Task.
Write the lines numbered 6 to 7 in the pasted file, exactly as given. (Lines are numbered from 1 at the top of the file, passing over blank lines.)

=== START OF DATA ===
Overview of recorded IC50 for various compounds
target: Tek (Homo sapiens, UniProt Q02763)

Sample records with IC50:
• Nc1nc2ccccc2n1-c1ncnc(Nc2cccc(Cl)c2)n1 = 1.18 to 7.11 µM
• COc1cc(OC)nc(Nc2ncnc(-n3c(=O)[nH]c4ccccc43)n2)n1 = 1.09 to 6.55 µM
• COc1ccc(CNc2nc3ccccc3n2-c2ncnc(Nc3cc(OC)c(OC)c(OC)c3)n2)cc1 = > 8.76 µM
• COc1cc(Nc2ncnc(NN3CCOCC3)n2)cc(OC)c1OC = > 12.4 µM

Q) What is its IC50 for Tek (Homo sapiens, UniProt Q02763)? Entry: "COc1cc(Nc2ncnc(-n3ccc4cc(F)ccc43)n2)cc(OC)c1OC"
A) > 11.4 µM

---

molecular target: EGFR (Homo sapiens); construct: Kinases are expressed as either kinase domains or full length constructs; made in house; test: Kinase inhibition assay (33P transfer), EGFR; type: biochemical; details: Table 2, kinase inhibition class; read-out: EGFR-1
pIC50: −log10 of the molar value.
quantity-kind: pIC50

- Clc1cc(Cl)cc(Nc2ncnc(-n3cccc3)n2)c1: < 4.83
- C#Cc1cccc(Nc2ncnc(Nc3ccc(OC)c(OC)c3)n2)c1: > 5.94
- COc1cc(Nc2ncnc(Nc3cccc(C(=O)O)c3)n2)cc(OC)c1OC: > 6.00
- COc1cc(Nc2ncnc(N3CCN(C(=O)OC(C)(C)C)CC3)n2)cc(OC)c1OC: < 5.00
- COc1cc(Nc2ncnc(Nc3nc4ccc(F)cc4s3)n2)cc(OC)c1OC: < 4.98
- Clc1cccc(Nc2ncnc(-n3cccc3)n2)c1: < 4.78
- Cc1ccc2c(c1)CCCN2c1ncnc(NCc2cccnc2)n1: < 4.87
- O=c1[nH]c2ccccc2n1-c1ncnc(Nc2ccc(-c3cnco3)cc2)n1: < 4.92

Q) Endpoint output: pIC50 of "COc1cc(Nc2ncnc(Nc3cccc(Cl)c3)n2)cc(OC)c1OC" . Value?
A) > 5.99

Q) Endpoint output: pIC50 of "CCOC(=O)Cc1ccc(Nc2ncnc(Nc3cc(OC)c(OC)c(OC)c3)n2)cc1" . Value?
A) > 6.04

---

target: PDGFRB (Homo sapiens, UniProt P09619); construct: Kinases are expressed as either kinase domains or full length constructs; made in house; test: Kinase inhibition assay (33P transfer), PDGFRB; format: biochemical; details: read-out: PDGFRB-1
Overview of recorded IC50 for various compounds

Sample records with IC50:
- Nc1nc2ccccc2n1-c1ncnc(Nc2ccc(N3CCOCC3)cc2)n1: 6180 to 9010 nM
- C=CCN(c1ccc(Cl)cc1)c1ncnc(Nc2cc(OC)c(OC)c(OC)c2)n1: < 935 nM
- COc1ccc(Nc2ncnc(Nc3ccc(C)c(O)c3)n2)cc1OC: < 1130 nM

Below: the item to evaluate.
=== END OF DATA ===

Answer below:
• COc1ccc(CNc2nc3ccccc3n2-c2ncnc(Nc3cc(OC)c(OC)c(OC)c3)n2)cc1 = > 8.76 µM
• COc1cc(Nc2ncnc(NN3CCOCC3)n2)cc(OC)c1OC = > 12.4 µM